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Continuous Function

  1. Jan 16, 2005 #1
    If you are given:

    [tex] f(x) = \left\{\begin{array}{cc} (3x)/ (x+4),&\mbox{ if } x\leq 4 , x != -4 & \sqrt{x-3}, &\mbox{ if } x > 4[/tex] (3x is numerator and x+4 is denominator)

    find the points of discontinuity of the function. Identify each type. Since [tex] x != 4 [/tex](not equal to 4, don't know how to put not equal sign) , then this is a point of discontinuity. Hence is this a removavble discontinuity (the only discontinuity?) because you get find an extended function?

    Thanks a lot

    PS: Is there any good LaTex tutorial. As you can see I need to work on it!
     
    Last edited: Jan 16, 2005
  2. jcsd
  3. Jan 16, 2005 #2

    dextercioby

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    I think it has 2 points of discontinuity.First is '-4',obviously.

    Find the second.

    Daniel.

    BTW,i think you meant [tex] x\neq -4 [/tex]
     
  4. Jan 16, 2005 #3
    [tex] x = 3 [/tex] the other one because of domain restrictions?
     
  5. Jan 16, 2005 #4

    dextercioby

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    Okay,are u guessing???U have to be sure of your answer...Why is the function not continuous in "3"??

    Daniel.
     
  6. Jan 17, 2005 #5

    HallsofIvy

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    You say "Since x!= 4 (not equal to 4, don't know how to put not equal sign) , then this is a point of discontinuity." but the formula does NOT say x can't be 4, it says x can't be -4. You may be confusing 4 and -4.
     
  7. Jan 18, 2005 #6
    3 things must exist for a function to be continuous at a point

    (a) lim f(x) exists
    x--> a

    (b) lim f(x) = f(a)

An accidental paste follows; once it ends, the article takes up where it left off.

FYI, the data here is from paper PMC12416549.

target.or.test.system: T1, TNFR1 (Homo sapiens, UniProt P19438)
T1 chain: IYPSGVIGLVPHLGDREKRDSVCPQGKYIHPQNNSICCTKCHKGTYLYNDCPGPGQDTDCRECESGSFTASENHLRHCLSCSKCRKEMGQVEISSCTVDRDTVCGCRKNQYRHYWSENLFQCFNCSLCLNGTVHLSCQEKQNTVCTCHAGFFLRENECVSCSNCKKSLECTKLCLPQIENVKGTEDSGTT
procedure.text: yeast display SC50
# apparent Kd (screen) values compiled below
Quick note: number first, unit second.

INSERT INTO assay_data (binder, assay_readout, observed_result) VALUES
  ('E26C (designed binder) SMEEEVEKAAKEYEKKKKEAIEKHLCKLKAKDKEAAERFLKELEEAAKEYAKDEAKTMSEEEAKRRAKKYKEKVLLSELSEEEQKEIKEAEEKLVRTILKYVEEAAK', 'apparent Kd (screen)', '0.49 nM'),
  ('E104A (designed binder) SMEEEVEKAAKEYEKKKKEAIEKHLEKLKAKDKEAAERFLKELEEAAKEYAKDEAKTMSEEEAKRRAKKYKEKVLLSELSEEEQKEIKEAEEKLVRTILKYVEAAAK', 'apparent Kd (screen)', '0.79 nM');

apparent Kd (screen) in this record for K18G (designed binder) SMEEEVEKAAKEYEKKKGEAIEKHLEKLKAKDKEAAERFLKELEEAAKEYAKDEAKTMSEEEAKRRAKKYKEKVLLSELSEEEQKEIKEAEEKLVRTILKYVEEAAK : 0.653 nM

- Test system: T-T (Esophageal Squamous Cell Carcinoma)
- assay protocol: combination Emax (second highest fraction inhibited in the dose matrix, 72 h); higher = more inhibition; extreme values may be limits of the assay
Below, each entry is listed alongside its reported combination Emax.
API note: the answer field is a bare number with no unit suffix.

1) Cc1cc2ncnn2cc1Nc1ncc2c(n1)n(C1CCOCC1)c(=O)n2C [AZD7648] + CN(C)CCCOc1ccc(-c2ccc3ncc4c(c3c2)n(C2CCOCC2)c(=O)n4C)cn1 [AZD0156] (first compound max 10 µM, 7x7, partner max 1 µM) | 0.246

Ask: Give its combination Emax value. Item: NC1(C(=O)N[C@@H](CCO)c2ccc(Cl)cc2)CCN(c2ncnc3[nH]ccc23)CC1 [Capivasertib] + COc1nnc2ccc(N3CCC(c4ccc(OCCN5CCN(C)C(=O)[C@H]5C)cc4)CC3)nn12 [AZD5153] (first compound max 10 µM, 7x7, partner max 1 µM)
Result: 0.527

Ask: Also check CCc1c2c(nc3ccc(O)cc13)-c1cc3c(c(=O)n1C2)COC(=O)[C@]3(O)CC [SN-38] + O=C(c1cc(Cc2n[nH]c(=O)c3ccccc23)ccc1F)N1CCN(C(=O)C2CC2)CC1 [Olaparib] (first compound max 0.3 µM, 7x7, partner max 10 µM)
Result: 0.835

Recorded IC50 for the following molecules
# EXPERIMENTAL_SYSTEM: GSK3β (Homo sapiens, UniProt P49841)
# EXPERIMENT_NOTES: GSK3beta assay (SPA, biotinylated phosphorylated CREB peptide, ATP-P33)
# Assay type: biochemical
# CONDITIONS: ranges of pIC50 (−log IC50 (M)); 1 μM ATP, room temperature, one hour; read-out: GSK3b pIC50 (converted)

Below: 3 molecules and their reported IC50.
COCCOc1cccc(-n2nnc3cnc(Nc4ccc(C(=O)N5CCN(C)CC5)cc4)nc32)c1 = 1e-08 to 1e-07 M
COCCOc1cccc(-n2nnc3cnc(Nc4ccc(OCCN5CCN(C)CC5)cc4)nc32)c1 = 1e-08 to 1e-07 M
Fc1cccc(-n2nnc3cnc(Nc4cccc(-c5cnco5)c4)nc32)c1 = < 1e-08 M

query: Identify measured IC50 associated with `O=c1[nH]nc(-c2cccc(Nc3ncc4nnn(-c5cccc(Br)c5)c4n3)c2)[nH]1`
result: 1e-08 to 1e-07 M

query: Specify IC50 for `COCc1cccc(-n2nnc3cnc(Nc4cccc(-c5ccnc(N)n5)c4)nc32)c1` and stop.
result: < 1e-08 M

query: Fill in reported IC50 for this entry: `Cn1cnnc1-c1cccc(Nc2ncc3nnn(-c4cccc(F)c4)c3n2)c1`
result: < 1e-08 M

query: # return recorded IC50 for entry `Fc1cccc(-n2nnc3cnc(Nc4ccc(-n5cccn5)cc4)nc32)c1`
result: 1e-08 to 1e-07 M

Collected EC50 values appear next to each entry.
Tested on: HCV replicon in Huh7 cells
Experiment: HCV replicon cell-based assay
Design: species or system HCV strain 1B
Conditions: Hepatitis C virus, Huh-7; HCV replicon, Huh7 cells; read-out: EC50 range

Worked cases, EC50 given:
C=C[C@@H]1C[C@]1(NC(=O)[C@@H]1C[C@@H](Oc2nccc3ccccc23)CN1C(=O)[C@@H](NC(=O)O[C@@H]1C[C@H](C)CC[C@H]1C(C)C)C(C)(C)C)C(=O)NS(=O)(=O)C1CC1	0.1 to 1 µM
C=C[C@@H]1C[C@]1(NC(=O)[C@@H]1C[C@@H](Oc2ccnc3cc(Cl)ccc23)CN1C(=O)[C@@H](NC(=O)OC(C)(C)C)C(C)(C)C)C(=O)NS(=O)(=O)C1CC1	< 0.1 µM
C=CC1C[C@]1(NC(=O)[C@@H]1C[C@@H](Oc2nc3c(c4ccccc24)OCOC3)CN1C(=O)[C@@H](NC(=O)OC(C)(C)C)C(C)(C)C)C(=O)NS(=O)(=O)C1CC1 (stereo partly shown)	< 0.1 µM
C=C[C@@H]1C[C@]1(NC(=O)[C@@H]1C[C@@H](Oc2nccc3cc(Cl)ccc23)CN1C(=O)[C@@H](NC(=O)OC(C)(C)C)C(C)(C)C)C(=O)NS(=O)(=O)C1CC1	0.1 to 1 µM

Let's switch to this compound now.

x-->a

    (c) f(a) is defined

    So

    lim f(x) does not exist. Hence 4 is a point discontinuity
    x--> 4

    lim f(x) does not exist. Hence -3 is a point discontinuity.
    x--> -4

    Is this right?

    Thanks
     
    Last edited: Jan 18, 2005
  8. Jan 18, 2005 #7
    any help is appreciated

    thanks
     
  9. Jan 18, 2005 #8

    learningphysics

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    You're correct that 4 is a point of discontinuity since limx->4 does not exist.

    For the second part, I think you meant, hence -4 is a point of discontinuity? You're right that the limx->-4 does not exist, but also f(-4) is undefined. So either reason gives you that there's a discontinuity at x=-4.

    Yes, I find according to the question that there are 2 points of discontinuity, 4 and -4.
     
  10. Jan 18, 2005 #9

    dextercioby

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    Hey,points o discontinuity are in general "x" values.Tell me why the "x=-3" is a point of discontinuity...

    You've already been answered to the problem...

    Daniel.
     
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